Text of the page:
Flakey Sponsor

    They're also small compared to a bus and a peice of yellow snow to restore with a superb parts availability.
     
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  5. Flakey

    Flakey Sponsor

    And you can drop a rover v8 in a 77 GT with no body modification, it's lighter and more economical than the cast iron lump BL put in!
     
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  6. you should buy three :D
     
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  7. Moons

    Moons Moderator

    I'm no MG expert but read a lot of classic car press....id say the tide is turning a bit on the rubber bumper models...really clean original ones are more desirable than the less well done chrome bumper conversions as at least they sit at the right height.

    I've driven a fair few and find even the best sorted aren't as good as a tidy TR7 to drive....which is weird given how looked down upon those are by the gazillions MG owners!!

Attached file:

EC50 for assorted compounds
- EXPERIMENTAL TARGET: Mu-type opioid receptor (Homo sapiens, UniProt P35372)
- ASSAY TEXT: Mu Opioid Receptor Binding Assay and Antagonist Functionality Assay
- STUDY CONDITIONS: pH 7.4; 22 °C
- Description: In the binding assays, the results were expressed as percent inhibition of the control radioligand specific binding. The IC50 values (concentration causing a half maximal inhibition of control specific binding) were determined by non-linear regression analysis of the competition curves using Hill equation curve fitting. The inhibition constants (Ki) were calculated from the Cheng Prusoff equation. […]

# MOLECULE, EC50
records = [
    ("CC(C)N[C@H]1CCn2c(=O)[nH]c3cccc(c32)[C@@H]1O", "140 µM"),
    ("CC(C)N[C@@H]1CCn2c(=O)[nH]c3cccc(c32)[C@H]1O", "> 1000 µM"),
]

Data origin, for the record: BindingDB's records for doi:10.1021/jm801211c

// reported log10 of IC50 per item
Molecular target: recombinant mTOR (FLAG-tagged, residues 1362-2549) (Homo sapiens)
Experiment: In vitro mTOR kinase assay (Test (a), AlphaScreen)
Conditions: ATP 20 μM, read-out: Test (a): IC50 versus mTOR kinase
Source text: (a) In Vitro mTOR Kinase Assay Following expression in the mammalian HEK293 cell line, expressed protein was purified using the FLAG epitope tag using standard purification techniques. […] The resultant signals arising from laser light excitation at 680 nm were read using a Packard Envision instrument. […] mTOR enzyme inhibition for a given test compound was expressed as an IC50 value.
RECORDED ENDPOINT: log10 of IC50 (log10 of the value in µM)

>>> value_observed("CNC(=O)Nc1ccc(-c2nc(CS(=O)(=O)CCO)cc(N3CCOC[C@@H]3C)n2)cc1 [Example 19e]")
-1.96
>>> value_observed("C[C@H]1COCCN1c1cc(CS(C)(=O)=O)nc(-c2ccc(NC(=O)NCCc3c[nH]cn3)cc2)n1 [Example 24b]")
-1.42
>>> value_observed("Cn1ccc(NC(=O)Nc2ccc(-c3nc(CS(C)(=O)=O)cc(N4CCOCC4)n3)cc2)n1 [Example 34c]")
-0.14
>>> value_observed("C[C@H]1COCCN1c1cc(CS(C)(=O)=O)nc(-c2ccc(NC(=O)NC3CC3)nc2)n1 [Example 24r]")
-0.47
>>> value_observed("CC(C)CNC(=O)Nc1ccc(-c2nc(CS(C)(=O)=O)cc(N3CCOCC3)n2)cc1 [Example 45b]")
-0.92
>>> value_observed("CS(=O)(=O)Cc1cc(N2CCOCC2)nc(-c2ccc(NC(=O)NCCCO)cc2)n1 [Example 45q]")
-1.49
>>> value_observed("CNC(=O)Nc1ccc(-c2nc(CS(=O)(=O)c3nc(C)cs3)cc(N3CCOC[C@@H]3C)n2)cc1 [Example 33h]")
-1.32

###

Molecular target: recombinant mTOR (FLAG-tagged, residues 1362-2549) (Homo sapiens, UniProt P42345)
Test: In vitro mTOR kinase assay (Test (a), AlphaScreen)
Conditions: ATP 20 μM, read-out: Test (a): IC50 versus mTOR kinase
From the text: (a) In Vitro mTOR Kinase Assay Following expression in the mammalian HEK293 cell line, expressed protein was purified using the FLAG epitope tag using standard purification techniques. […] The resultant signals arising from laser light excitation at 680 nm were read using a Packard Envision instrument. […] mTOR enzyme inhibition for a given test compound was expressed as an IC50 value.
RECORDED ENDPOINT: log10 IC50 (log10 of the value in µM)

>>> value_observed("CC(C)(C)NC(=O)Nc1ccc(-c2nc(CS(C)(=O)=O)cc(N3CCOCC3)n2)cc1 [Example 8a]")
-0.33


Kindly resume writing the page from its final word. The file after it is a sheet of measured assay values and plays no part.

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  8. Moons

    Moons Moderator

    I thought that was MGC's...I thought the Costello BGT's had to have their firewalls altered, and the bonnet?
     
  9. Flakey

    Flakey Sponsor

    Rubber bumper MGBs were modified in the tunnel and engine mounts to accept the V8, the BV8 had inlet manifolds that didn't require bonnet bulge that Costello needed.
     
  10. i have a ds complete heritage sill for one
     
  11. If you compare a bodged conversion with an original condition car you’re right but if they’re equal in condition a chrome roadster will be worth more than a chrome GT that will be worth more than a rubber roadster that will be worth more than a rubber GT.
     
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  12. Moons